Over the years, scientific research and observations have provided increasing evidence for the health advantages of adopting a vegetarian diet. When comparing the benefits of a vegetarian diet over a meat based diet, mainly two areas should be considered: the anatomical structure and the physical effects.
Some anatomical comparisons
Despite humans being omnivores, their body is designed like that of herbivores. Humans, like herbivores, have teeth designed for chewing and grinding, lacking the sharp teeth that carnivores have designed to tear up flesh. Meat eaters generally don't chew their food so they don't require molars or sideway moving jaw.
Human hands, with its opposite thumb, are designed to harvest fruits and vegetables. They lack the sharp claws needed to catch and hold on to prey.
Once food is ingested, compounds such as hydrochloric acid, potassium chloride, and sodium chloride are needed to break it down. Humans produce 1/20 of these digestive juices compared to carnivores. Hence make it much harder for humans to digest meat compared to carnivores. Additionally, digesting meat requires a much higher concentration of hydrochloric acid compared to fruits and vegetables, which could make it even harder to digest.
The length of intestinal tracts also defer. Because meat is dead flesh, and dead flesh becomes to putrefy almost immediately after death. This putrefaction can poison the body so carnivores must eliminate waste quickly. This is the reason the intestinal tract of carnivores is much smaller than that of humans. The intestinal tract of carnivores is 3 times the length of their body whereas the intestinal tract of humans is 12 times the length of their body.
The kidney is the most affected organ by meat consumption. The kidney is strained by the overload of poisons meat consumption introduces. The kidneys of meat eaters have to work around 3 times harder than the kidneys of vegetarians.
The Journal of the American Medical Association reports that "97% of heart disease cases in the United States can be prevented by a vegetarian diet." These findings are also supported by the American Heart Association.
Humans are not able to deal with excessive animal fats in their diets. Carnivorous animals are able to metabolize an unlimited amount of cholesterol basically no adverse effects. On the other hand, humans are limited in dealing with any amounts of cholesterol more than the body requires. This excess eventually causes fatty deposits to accumulate in the inner walls which leads to a condition known as atherosclerosis, or the hardening of the arteries. This increases the likelihood for heart diseases such as heart attacks, strokes, and blood clots.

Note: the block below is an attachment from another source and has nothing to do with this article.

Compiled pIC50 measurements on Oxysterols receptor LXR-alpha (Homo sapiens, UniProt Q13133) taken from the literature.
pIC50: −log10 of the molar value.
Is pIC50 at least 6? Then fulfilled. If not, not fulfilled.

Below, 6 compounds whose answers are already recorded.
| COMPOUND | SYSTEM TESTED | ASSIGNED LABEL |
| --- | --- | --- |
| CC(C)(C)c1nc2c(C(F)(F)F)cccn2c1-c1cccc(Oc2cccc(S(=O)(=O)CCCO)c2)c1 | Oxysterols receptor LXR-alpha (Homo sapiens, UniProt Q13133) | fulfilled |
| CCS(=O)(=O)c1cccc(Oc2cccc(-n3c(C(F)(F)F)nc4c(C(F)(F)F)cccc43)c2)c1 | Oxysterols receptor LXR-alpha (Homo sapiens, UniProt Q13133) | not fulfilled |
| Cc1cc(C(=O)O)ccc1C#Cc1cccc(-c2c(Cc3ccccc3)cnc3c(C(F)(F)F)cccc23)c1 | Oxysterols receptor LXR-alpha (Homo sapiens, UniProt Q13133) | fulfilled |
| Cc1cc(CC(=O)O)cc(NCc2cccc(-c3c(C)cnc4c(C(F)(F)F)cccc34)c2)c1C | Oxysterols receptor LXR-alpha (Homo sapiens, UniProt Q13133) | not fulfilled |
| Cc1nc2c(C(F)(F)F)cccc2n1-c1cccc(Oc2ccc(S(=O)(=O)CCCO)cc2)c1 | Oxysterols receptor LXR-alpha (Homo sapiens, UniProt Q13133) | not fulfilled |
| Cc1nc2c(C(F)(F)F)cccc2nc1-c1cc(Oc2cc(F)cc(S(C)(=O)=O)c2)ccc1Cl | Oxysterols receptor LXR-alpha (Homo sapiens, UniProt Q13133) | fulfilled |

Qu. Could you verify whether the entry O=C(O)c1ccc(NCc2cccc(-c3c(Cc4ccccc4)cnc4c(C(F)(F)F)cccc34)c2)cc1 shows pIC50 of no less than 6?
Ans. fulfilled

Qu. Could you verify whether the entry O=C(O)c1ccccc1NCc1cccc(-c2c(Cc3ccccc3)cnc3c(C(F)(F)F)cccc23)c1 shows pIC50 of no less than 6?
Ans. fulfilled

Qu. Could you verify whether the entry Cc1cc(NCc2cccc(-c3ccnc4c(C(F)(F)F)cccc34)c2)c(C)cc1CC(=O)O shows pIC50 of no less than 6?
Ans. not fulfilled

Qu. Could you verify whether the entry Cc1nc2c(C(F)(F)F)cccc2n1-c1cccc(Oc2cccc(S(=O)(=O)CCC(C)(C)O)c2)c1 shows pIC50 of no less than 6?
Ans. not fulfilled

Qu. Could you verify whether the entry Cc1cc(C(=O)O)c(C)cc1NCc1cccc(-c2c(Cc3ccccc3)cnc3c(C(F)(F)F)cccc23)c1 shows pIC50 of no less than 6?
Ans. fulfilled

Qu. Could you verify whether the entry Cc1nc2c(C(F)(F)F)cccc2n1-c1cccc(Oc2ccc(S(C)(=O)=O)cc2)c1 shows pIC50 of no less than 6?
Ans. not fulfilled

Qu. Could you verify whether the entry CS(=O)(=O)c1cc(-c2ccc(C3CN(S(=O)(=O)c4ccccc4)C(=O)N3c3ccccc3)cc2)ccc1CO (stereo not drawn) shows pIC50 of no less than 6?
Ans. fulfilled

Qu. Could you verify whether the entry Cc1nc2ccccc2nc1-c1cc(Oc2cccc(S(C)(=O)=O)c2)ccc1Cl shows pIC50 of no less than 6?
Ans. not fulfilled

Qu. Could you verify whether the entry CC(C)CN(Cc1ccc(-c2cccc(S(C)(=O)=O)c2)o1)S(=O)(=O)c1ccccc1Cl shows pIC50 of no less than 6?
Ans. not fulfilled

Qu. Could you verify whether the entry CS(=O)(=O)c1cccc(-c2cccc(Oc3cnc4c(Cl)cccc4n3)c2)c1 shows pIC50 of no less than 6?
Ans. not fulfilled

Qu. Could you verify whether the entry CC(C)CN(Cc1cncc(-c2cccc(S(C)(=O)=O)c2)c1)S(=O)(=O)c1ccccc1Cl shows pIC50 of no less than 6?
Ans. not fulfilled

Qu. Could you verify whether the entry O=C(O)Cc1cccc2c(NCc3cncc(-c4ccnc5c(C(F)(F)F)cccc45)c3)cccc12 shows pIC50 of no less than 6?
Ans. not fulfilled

Meat centered diets are high in fat and low in fiber which results in a slow transit time, giving toxins in the meat time to do their damage to the body. As mentioned before, humans have longer digestive tracts than carnivores and take more time to digest meat. As the meat rots in the human digestive tract, it creates free radicals which are deadly carcinogenic oxygen atoms. These free radicals are then released into the body.
Williams Castelli, MD, former director of Framingham Heart Study, a department of the National Heart, Lung and Blood Institute write,"A low fat plant-based diet would not only lower the heart disease rate, but would also lower the cancer rate by about 60%.
Meat contains deadly contaminants such as E. coli and salmonella which are very difficult to detect through USDA meat inspection methods. Contaminants such as rodent feces, cockroaches, and rust have also been found in the meat of many meat packing companies.
Seafood is contaminated by high levels of polychlorinated biphenyls (PCBs) caused by industrial waste run-off and dumping into the waste systems. Many PCBs act as nerve poisons and can cause cancer, liver disease, birth defects, and other serious diseases.
The above described facts are some of the horrific health impacts meat eating can have on our body which can be prevented by simply transitioning to a vegetarian diet.